Two U.S. doctors from the Centers for Disease Control in Atlanta have concluded that the mysterious illness that affected hundreds of Arab schoolgirls in the West Bank this spring was caused by "anxiety" and spread by psychological factors, the Israeli Health Ministry announced tonight.
Ministry Director General Dr. Baruch Modan made public at a news conference a summary of the U.S. doctors' findings, which said there was no evidence that the illness was caused by poison as had been charged by Palestinians in the Israeli-occupied territory.
The report also said there was no evidence to support charges by Israeli officials that many of the schoolgirls had deliberately fabricated the illness' symptoms, which included headache, dizziness and nausea. Nobody died from the illness.
In Washington, the State Department released the text of the 47-page report.
Reports of the illness set off disturbances in several parts of the West Bank and sparked angry accusations by Palestinians that Israelis had poisoned the schoolgirls. The most serious disturbance, in which at least two Israeli soldiers and an Arab youth were injured, occurred on Easter Sunday after reports of what proved to be the illness' last wave in the villages of Yatta and Anabta.
The American doctors, Philip J. Landrigan and Bess Miller, spent two weeks here at the invitation of the Israeli government earlier this month after more than 900 West Bank residents, most of them adolescent girls, were struck by the illness. According to the summary of their report, which included excerpts from the text, the first cases may have been caused by low concentrations of hydrogen sulfide gas that were found in a latrine near the school in the village of Arraba near Jenin.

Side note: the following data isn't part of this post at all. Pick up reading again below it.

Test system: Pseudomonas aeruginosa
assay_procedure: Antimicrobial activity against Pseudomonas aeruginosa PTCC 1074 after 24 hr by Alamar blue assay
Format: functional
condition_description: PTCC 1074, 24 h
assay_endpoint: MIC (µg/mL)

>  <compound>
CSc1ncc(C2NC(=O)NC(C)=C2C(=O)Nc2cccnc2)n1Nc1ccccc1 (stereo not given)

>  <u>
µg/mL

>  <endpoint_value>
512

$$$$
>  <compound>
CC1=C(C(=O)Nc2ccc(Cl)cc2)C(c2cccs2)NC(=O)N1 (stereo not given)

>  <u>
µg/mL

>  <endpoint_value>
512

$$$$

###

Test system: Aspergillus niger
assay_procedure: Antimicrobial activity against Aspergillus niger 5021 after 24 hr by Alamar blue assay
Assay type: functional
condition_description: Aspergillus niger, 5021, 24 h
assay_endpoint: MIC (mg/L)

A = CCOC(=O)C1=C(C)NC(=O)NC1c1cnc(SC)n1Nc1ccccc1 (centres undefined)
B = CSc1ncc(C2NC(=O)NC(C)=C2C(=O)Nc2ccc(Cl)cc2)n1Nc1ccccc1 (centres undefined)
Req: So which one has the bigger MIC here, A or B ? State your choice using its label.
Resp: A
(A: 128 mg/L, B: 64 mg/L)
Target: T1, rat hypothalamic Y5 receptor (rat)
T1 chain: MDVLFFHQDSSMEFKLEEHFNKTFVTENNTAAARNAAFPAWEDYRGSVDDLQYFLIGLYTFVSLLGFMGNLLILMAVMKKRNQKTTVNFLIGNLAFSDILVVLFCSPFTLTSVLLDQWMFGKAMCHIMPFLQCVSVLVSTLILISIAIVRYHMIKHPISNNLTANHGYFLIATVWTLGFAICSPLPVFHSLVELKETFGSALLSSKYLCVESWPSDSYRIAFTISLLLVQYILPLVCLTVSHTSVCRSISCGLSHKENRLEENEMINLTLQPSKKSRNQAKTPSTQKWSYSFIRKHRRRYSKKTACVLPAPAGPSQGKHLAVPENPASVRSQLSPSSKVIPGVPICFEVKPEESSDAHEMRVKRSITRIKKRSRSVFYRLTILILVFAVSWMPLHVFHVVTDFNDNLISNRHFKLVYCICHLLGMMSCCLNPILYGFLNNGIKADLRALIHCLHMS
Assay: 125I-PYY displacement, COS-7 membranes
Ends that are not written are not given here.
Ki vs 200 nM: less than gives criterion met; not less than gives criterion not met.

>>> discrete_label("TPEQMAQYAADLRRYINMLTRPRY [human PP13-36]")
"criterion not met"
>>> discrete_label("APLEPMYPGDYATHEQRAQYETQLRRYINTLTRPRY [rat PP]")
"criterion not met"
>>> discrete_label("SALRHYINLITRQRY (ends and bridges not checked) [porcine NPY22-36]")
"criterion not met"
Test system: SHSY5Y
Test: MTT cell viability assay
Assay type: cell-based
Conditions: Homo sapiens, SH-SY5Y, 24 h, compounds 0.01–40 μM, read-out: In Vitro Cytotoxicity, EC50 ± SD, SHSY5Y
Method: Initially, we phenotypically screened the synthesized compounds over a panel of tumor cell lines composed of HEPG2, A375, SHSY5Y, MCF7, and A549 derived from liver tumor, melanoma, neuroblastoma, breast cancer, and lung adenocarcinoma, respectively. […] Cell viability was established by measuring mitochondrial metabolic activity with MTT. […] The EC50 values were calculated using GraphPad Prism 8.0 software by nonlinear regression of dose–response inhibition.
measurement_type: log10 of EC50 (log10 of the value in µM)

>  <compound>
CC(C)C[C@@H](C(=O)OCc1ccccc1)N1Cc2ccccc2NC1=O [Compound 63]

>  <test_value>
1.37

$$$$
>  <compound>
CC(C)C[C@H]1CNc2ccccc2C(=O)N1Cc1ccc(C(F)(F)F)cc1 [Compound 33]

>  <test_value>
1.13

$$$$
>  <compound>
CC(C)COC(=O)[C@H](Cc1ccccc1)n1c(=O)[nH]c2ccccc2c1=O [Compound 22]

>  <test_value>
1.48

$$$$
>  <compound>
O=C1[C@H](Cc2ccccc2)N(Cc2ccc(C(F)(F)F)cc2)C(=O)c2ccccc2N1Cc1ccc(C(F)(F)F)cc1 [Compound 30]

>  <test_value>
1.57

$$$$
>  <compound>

But the doctors said that medical tests from other areas where the illness was reported "failed to detect the consistent presence of any environmental toxins."
"We conclude that this epidemic of acute illness was induced by anxiety," the report said. "It may have been triggered initially either by psychological factors or by subtoxic exposure to hydrogen sulfide. Its subsequent spread was mediated by psychogenic factors. Newspaper and radio reports may have contributed to this spread.
"The epidemic ended after West Bank schools were closed. We observed no evidence of malingering by the victims or of deliberate fabrication of symptoms."
The report added that there was "no evidence of reproductive impairment in affected patients." One of the charges made during the epidemic was that Israeli authorities were poisoning Arab schoolgirls to make them sterile as part of a plan to reduce the West Bank's Arab population.
The doctors' report said that their findings were based on physical examinations of patients, scientific tests including analysis of blood and urine samples, and studies seeking possible toxins in the environment.
It acknowledged that a possible shortcoming was that the examinations and tests were conducted between two days and several weeks after the onset of the illness. However, the doctors did have the opportunity to examine patients suffering "acute and highly painful" bouts of the ailment after they initially fell ill.
Modan said the findings of the Centers for Disease Control confirmed the Israeli Health Ministry's initial conclusions, which were that the epidemic was a case of a "mass phenomenon" or "mass hysteria," which he said is "well known in the medical literature."
He said he did not dispute the conclusion that the victims suffered from genuine symptoms of illness despite charges by Israeli authorities in the West Bank that they were fabricated at the instigation of Palestinian nationalists.
"I agree with and accept the basic language of this report," Modan said.
According to the summary of the report, 943 cases of the illness were reported in the West Bank between March 21 and April 3. It said 660 of the victims were adolescent schoolgirls.
Modan said most of the other victims were women older than adolescents. He said fewer than 10 Israelis in the West Bank complained of the symptoms of the illness.